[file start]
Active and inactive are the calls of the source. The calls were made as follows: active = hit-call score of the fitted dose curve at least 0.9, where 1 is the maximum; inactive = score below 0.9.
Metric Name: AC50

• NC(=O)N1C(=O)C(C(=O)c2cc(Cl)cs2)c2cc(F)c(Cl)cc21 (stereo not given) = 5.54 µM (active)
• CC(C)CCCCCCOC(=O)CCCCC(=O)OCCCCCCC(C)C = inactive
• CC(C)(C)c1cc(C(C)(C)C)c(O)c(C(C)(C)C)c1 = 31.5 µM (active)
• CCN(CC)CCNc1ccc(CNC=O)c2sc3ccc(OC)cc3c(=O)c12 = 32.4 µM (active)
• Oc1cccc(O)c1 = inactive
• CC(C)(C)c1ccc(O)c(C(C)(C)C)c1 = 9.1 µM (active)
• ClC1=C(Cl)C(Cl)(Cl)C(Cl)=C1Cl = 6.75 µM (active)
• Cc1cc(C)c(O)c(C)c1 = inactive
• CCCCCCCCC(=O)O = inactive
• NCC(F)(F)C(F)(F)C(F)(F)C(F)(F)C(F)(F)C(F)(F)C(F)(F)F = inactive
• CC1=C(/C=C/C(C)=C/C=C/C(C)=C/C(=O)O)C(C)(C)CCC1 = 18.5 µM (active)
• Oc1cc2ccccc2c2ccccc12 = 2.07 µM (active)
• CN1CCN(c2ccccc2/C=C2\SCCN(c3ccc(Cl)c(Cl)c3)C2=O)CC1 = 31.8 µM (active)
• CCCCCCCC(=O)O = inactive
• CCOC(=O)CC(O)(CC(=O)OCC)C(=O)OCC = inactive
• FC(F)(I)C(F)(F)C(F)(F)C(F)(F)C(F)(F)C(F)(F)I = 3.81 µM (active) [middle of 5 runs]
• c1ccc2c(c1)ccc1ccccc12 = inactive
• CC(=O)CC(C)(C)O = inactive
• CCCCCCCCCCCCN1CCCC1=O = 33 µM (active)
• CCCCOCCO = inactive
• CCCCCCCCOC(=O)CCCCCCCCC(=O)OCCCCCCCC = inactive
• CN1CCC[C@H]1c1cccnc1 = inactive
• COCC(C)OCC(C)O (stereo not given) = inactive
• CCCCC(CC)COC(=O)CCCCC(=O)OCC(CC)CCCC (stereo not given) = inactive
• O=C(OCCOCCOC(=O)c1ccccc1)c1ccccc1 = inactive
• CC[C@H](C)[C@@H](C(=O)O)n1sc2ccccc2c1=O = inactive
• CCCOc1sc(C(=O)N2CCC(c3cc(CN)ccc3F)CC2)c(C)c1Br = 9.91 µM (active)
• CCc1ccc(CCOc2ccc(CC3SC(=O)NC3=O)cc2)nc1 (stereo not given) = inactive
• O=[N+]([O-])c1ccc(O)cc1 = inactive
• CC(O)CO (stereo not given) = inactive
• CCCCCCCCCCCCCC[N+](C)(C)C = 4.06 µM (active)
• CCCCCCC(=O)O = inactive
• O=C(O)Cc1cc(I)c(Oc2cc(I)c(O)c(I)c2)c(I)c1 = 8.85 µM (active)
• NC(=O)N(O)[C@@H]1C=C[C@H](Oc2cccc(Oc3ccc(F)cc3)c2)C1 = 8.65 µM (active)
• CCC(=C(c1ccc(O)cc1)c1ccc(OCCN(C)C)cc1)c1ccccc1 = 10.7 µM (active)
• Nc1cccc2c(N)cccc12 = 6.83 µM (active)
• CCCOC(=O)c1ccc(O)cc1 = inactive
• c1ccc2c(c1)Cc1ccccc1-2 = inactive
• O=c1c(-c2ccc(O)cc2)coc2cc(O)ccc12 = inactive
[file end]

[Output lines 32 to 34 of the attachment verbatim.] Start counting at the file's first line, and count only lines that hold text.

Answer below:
• CC(O)CO (stereo not given) = inactive
• CCCCCCCCCCCCCC[N+](C)(C)C = 4.06 µM (active)
• CCCCCCC(=O)O = inactive